Ekkehardt Mueller, a native of Germany, is an associate director of the Biblical Research Institute at the General Conference of Seventhday Adventists in Silver Spring, Maryland, United States.

The Millennium and the End of Sin The millennium is the thousand-year reign of Christ with His saints in heaven between the first and second resurrections. During this time the wicked dead will be judged; the earth will be utterly desolate, without living human inhabitants, but occupied by Satan and his angels. At its close Christ with His saints and the Holy City will descend from heaven to earth. The unrighteous dead will then be resurrected, and with Satan and his angels will surround the city; but fire from God will consume them and cleanse the earth. The universe will thus be freed of sin and sinners forever. (Jer. 4:23-26; Eze. 28:18, 19; Mal. 4:1; 1 Cor. 6:2, 3; Rev. 20; 21:1-5.)

All J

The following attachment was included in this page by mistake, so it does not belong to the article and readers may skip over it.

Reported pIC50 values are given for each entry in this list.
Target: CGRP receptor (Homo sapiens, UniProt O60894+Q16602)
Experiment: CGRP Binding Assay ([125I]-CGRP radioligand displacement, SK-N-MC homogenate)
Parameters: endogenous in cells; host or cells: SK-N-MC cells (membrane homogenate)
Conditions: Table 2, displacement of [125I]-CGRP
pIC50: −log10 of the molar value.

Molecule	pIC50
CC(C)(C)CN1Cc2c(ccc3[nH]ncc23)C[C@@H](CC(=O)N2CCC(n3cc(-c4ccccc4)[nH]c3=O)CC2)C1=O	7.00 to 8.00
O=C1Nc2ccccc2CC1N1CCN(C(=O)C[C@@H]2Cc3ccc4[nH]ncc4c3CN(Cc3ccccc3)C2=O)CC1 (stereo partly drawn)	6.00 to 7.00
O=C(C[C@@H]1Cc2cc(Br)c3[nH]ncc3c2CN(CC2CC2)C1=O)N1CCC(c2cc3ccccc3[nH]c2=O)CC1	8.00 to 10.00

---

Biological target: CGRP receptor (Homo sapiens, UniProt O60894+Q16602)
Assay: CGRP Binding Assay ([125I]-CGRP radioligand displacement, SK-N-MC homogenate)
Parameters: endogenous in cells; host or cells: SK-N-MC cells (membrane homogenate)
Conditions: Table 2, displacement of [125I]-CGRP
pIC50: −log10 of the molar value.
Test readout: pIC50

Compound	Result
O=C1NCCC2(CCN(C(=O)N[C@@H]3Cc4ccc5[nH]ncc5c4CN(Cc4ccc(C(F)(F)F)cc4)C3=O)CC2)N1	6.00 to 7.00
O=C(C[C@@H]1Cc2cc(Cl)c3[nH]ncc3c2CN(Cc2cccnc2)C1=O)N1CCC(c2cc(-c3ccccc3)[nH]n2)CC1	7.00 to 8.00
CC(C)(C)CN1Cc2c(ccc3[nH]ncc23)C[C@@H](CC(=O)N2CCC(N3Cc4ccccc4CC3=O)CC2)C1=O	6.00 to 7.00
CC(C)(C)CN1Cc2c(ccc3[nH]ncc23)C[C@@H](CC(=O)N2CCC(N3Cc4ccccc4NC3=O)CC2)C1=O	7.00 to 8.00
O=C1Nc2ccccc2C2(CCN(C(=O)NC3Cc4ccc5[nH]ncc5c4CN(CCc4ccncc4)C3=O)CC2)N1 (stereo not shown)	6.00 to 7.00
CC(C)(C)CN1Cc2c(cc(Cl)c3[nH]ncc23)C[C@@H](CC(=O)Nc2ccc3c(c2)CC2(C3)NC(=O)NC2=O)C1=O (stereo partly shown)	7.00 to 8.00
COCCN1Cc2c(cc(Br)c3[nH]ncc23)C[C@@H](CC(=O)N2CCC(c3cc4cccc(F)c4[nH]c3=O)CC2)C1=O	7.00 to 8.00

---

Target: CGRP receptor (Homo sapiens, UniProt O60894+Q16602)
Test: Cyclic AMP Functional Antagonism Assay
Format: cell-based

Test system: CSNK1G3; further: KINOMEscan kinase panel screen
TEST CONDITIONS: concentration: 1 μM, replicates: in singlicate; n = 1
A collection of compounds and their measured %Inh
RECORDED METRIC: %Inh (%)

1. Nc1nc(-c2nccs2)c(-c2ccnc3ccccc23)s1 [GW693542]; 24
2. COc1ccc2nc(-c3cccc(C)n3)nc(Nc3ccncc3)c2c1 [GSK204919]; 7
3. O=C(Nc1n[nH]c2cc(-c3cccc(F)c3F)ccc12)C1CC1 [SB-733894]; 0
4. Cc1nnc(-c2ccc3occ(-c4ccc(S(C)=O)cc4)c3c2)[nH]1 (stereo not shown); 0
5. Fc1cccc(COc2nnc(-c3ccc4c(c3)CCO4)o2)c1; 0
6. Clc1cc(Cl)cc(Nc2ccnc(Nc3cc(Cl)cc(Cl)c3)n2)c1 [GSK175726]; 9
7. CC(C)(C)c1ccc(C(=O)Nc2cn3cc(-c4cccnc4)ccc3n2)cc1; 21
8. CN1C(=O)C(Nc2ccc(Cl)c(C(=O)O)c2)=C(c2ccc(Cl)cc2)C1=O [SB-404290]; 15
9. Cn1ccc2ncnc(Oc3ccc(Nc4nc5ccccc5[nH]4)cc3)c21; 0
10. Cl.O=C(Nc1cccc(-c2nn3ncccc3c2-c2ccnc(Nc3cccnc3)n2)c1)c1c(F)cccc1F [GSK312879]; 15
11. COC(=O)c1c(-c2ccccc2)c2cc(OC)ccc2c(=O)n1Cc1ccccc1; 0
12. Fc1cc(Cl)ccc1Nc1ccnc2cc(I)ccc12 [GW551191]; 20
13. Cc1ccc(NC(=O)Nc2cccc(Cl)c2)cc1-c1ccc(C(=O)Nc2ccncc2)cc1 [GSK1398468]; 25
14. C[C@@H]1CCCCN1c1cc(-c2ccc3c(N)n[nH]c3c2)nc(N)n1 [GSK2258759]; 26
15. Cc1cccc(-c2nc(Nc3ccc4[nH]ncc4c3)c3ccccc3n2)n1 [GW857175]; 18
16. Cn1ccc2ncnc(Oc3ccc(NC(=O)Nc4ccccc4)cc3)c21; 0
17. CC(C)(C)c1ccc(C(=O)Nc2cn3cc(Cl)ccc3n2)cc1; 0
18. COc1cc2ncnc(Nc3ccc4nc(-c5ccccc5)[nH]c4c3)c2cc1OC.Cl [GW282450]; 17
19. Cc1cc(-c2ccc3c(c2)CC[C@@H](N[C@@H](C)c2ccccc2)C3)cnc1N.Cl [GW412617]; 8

uvenal Nsengiyumva, a 47-year-old university teacher, determined to rise to the challenge when he learned in January that each of the 720,000 Seventh-day Adventists in Rwanda was being encouraged to actively share Jesus’ love with their neighbors. But how could he participate in the Total Member Involvement program, which would culminate in a nationwide evangelistic series in late May? While hundreds of preachers were needed at evangelistic meeting sites across the African country, Nsengiyumva couldn’t take the time off work to prepare and deliver the two weeks of sermons. So Nsengiyumva took stock of what he had: a caring wife, Marianne, and four children; an aging but reliable car; some cash; and fluent English skills obtained during five years of studies in India. “First and foremost, I am an active member of the Seventh-day Adventist Church, and you know an active member has to tell the truth that he or she knows to others,” said Nsengiyumva, an elder at the Gates of Hope Adventist Church in the resort city of Gisenyi. Nsengiyumva’s three daughters and son—Hope, 12; Friend, 9; Meek, 7; and Merciful, 5—went through their clothes and chose some to give away to those who needed them. Their mother washed and ironed them to make them look like new. “We have to teach them to be cheerful givers,” Nsengiyumva said. The family also donated US$70 toward the US$8,000 cost of a new P H O T O :